The LPFG response (wavelength shift) to the surface functionalization and thrombin detection measured in buffer solution are shown in Fig. 5(b). Well-defined steps, corresponding to the different layers attached to the LPFG surface, were attained after the thermal effect correction calculated with the FBG.
The transmitted spectra of the coupled FBG in Fig. 5(c) show small variations of the temperature detected along the functionalization and detection procedure. The correspondent wavelength shift is quantified in Fig. 5(d) and is used for the LPFG calibration considering the intrinsic temperature sensitivities of each structure.
The PLL coating causes a negative wavelength shift of about 128 pm, which reflects an increase of the effective RI (as reported by Westwood et al. in 201332). The immobilization of the DNA probe, TBA, causes a resonance peak shift of 165 pm. The binding of TBA-thrombin causes a wavelength shift of about 100 pm. The resolution can be calculated by using the following mathematical equation:
It is visible in the regeneration step with hypochlorite that the DNA probe was removed from the sensor leaving the surface completely regenerated and ready for a new functionalization procedure.
The SPR spectra obtained at each step of the thrombin detection are shown in Fig. 6. As previously mentioned, the SPR spectrum shape is wider with lower attenuation due to the polarization effect (which is not controlled in this experiment), although with a sensitivity 20 times higher.
The spectral features of the SPR in transmission mode are illustrated in Fig. 7 in terms of the wavelength shift [Fig. 7(a)] and the optical power shift [Fig. 7(b)] of the attenuation band minimum considering the functionalization steps, the thrombin detection, and the regeneration of the sensor. Wavelength shifts of 10.3 and 8.2 nm for the PLL coating and the TBA immobilization, respectively, were achieved. The step corresponding to the thrombin detection shows a variation of 4.94 nm, which is a considerable improvement when compared to from the LPFG results.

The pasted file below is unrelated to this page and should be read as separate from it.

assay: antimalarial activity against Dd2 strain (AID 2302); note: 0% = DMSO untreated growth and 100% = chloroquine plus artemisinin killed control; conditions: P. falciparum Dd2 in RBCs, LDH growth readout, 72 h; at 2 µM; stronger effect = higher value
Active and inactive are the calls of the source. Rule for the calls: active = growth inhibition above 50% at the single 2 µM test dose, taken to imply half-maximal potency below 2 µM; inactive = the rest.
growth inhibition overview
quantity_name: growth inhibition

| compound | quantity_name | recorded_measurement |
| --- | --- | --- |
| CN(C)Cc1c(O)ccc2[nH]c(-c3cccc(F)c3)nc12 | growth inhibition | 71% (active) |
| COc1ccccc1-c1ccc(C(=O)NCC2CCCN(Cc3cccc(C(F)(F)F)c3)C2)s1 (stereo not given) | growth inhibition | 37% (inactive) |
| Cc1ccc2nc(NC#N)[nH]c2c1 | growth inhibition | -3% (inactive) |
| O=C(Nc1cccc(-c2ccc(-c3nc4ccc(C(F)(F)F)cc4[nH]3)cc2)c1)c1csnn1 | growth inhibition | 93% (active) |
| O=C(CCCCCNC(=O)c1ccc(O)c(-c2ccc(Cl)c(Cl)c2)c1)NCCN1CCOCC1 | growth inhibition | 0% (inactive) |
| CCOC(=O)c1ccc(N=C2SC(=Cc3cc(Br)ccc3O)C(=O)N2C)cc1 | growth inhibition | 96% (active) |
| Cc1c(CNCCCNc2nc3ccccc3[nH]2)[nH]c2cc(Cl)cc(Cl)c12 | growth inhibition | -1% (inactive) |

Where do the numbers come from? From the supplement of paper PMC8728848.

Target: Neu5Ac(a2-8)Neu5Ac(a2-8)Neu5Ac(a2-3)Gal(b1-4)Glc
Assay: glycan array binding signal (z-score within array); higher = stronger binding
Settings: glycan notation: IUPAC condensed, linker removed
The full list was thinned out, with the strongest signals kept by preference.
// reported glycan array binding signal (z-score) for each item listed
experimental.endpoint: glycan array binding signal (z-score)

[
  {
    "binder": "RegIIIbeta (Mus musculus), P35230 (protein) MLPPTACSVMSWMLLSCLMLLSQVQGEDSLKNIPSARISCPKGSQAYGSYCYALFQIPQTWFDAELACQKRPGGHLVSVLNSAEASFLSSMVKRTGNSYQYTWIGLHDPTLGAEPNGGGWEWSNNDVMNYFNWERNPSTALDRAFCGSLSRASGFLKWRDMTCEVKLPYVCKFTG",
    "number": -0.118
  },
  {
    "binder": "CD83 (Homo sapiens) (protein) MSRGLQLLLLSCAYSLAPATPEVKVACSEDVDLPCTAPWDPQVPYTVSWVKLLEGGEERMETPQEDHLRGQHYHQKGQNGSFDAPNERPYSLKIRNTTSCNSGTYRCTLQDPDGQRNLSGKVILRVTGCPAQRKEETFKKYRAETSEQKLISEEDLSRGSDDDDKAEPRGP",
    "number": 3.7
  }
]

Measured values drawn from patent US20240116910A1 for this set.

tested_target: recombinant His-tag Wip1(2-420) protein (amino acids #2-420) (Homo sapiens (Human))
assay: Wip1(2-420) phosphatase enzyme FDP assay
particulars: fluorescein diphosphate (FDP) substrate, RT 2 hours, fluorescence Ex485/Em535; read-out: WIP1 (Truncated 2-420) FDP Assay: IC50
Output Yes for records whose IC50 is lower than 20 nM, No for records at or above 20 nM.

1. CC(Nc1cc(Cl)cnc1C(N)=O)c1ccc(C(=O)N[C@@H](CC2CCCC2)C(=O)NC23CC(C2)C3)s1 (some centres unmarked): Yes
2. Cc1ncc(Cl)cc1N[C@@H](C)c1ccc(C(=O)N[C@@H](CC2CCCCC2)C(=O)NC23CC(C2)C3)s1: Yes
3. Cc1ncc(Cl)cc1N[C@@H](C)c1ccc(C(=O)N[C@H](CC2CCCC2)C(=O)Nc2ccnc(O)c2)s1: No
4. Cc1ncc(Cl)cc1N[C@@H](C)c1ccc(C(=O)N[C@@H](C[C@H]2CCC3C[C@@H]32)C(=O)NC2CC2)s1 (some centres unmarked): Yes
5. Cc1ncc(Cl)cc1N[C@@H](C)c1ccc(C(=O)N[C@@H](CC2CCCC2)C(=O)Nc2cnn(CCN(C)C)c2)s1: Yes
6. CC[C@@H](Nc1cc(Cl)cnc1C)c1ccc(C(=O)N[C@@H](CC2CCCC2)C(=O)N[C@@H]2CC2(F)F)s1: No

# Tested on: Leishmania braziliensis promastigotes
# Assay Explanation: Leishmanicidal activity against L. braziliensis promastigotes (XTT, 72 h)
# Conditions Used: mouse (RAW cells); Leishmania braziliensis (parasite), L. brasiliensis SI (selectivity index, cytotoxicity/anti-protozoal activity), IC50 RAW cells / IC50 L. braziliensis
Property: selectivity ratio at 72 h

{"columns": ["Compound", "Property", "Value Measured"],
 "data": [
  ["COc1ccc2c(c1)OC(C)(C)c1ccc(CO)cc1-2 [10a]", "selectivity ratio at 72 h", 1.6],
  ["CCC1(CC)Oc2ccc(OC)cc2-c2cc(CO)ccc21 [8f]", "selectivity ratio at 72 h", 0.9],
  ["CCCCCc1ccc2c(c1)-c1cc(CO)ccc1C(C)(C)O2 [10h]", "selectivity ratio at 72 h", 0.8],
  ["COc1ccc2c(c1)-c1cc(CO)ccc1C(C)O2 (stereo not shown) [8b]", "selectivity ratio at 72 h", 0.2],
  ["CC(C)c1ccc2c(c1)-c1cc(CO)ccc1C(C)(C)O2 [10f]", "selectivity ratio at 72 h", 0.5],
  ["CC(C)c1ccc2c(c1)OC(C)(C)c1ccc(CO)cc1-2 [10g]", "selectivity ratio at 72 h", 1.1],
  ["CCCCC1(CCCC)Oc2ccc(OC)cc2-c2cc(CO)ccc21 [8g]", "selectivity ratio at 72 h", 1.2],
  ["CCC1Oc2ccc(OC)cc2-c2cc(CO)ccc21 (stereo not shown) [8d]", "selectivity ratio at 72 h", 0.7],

The thrombin detection resolutions using the SPR sensor for the wavelength and intensity modulations were calculated as 1.08 and 0.13 nM, respectively.
Sensor Performance to Thrombin Detection
The analytical performance of TBA-based optical fiber sensing systems was investigated by using target thrombin with different concentrations (10, 50, and 100 nM).
The results of the wavelength shift when applying different concentrations of thrombin normalized to the TBA are shown in Fig. 8. The SPR results are represented with empty symbols while the LFBG are represented by the filled ones.
In the SPR configuration, a resonance shift of is observed for 10 nM of thrombin. From this data, and considering the system signal-to-noise-ratio, a resolution of 0.54 nM can be calculated. Increasing the concentration to 50 nM leads to a new shift of the resonance of about 1.5 nm, corresponding to a total accumulated shift of 5 nm after the TBA immobilization. A new increase of the concentration to 100 nM results in practically no observable shift. The sensor displays a similar resonance peak position, which corresponds to the same wavelength shift obtained previously in different trials using only one step between TBA and 100 nM of thrombin. The absence of a wavelength shift from 50 to 100 nM suggests that the sensor reaches a saturation limit. Changes in the PLL/TBA concentrations in the functionalization procedure should give rise to improvement of the thrombin detection efficiency.